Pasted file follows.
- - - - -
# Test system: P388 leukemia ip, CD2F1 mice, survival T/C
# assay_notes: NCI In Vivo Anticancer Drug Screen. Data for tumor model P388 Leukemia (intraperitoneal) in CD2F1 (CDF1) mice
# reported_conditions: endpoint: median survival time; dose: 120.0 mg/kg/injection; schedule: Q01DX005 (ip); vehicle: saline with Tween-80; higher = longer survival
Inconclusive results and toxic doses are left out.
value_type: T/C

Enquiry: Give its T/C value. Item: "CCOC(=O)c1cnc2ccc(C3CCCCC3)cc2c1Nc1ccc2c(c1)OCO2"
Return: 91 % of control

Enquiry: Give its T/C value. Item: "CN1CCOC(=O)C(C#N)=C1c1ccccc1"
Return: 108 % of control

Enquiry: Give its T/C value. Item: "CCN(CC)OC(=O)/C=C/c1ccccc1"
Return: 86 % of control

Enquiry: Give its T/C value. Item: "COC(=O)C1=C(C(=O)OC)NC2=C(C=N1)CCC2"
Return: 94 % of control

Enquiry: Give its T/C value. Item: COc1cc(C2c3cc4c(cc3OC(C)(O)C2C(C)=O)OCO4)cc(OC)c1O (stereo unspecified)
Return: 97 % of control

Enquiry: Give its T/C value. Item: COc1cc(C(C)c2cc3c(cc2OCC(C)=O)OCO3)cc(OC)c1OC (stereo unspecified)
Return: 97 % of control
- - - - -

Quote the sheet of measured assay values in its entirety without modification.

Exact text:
# Test system: P388 leukemia ip, CD2F1 mice, survival T/C
# assay_notes: NCI In Vivo Anticancer Drug Screen. Data for tumor model P388 Leukemia (intraperitoneal) in CD2F1 (CDF1) mice
# reported_conditions: endpoint: median survival time; dose: 120.0 mg/kg/injection; schedule: Q01DX005 (ip); vehicle: saline with Tween-80; higher = longer survival
Inconclusive results and toxic doses are left out.
value_type: T/C

Enquiry: Give its T/C value. Item: "CCOC(=O)c1cnc2ccc(C3CCCCC3)cc2c1Nc1ccc2c(c1)OCO2"
Return: 91 % of control

Enquiry: Give its T/C value. Item: "CN1CCOC(=O)C(C#N)=C1c1ccccc1"
Return: 108 % of control

Enquiry: Give its T/C value. Item: "CCN(CC)OC(=O)/C=C/c1ccccc1"
Return: 86 % of control

Enquiry: Give its T/C value. Item: "COC(=O)C1=C(C(=O)OC)NC2=C(C=N1)CCC2"
Return: 94 % of control

Enquiry: Give its T/C value. Item: COc1cc(C2c3cc4c(cc3OC(C)(O)C2C(C)=O)OCO4)cc(OC)c1O (stereo unspecified)
Return: 97 % of control

Enquiry: Give its T/C value. Item: COc1cc(C(C)c2cc3c(cc2OCC(C)=O)OCO3)cc(OC)c1OC (stereo unspecified)
Return: 97 % of control